Posthaste: Should we be worried about our weak Canadian dollar whipping up inflation?
The loonie has been taking it on the chin lately.
The Canadian dollar fell to a three-week low against the U.S. dollar last week after retail sales came in lower than expected, a signal that higher interest rates are starting to pinch.
“High mortgage rates are starting to bite Canadians’ wallets,” Adam Button, chief currency analyst at ForexLive, told Reuters. “Canada is particularly sensitive to higher interest rates and that will lead to divergence in U.S. and Canadian economic performance in the second quarter and beyond.”
The Canadian dollar hit its weakest intraday level since March 31 that day at 73.73 U.S. cents. Today the loonie slipped further to 73.65.
“A weaker Canadian dollar means higher import prices. That’s fine in normal times, but with inflation flying high already, the concern is that a weaker CAD could worsen the burden of high prices,” write RBC assistant chief economist Nathan Janzen and economist Claire Fan in a recent note.
“This could in turn push the BoC to follow the U.S. Fed by resuming rate hikes.”
But the economists argue that these concerns, though not unwarranted, “are often overblown,” and currency fluctuations matter less to prices than they once did.
For one thing Canada has become more of a services economy. About 80 per cent of the total value of goods and services consumed in Canada are now produced in Canada, according to the Organisation for Economic Co-operation and Development.
Over half of this is services, which includes things like rent, education and childcare that are provided within the country, said the economists. Even with imported goods much of the final price tag is tied to domestically produced services such as retail, wholesale and transportation, expenses that are not directly impacted by currency fluctuations.
At the same time, the U.S. dollar has become less important to imports into Canada than it once was. America is still Canada’s biggest trading partner, but that share is slipping. According to the OECD, the U.S. accounted for about 46 per cent of total Canadian consumption imports in 2018, down from 56 per cent in 1995. Most of this trade has gone to China which made up 12 per cent of total imports in 2018, compared to two per cent in 1995.
Since the Canadian dollar is stronger against the Chinese yuan, higher quantities of cheaper imports from countries other than the United States should offset some of the pressure caused by a strong U.S. dollar, said Janzen and Fan.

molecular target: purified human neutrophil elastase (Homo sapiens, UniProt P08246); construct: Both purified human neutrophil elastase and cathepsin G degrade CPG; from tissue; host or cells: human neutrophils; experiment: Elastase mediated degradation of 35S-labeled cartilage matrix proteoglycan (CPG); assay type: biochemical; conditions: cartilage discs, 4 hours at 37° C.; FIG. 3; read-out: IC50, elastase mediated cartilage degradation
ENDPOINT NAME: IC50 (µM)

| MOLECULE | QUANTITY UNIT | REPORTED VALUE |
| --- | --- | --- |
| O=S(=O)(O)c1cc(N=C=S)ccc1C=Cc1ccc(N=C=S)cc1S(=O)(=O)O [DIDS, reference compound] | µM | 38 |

Even if the Canadian dollar fell against most other currencies, the impacts on inflation wouldn’t be as great as they once were, they said.
The Bank of Canada estimated in 2015 that a 10 per cent depreciation in the Canadian dollar would raise headline inflation by about 0.3 per cent, mostly on food and gas. But the economists say sensitivity has declined since then.
It is not the power of our dollar, but demand for services that will determine where inflation goes, they said.
And on this front they see positive signs. In the latest Bank of Canada survey, more consumers reported lower spending, especially on discretionary services, because of higher prices and borrowing costs.
“If that holds, we expect improvements in domestic price pressures, regardless of where the Canadian dollar might end up, said the economists.
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Federal government workers continued their strike for the seventh day today, affecting a wide range of public services from tax returns to passports. So how does this compare to past labour disputes between Ottawa and its employees so far?
Today’s chart from National Bank shows that there have been five major strikes by federal civil servants since 1945. The number of workers that can strike in this walkout (120,000 out of 155,000 union members) is lower than the 131,000 in 2004 but higher than the 75,000 in 1991.
This year, the public servants represent 0.6 per cent of Canada’s workforce, below the 0.8 per cent share in 2004. National Bank economists estimate that even if the strikers are out for 30 days the direct impact to gross domestic product would be about a 0.5 per cent hit — not enough to derail the economy.
Victor Fedeli, Ontario’s minister of economic development, job creation and trade, will make a speech at the Economic Club of Canada in Toronto
Today’s Data: The S&P CoreLogic Case-Shiller national home price index rose 0.2 per cent in February, following a 0.2 per cent fall in January
Also on deck today, U.S. New Home Sales and U.S. Conference Board Consumer Confidence Index
Earnings: General Motors, McDonald’s, Alphabet, Microsoft, Aecon Group, TFI International, West Fraser Timber
Top federal ministers say they’re watching Teck-Glencore saga ‘very closely’
Canada’s goal to weaken China’s grip on rare earth mining hits snag as prices plunge
Prominent Bay Street economist disputes Bank of Canada’s assertion wages stoking inflation
The United States’ sanctions on Russia, China have a dirty secret
Being an optimist sounds like a good thing, but being a realist armed with the facts is even better. Portfolio manager John De Goey says optimism keeps people invested, which tends to work out in the long run, but it’s important to understand where your biases lie and identify any resulting risks, especially those associated with overconfidence. Find out more
Today’s Posthaste was written by Pamela Heaven, @pamheaven, with additional reporting from The Canadian Press, Thomson Reuters and Bloomberg.
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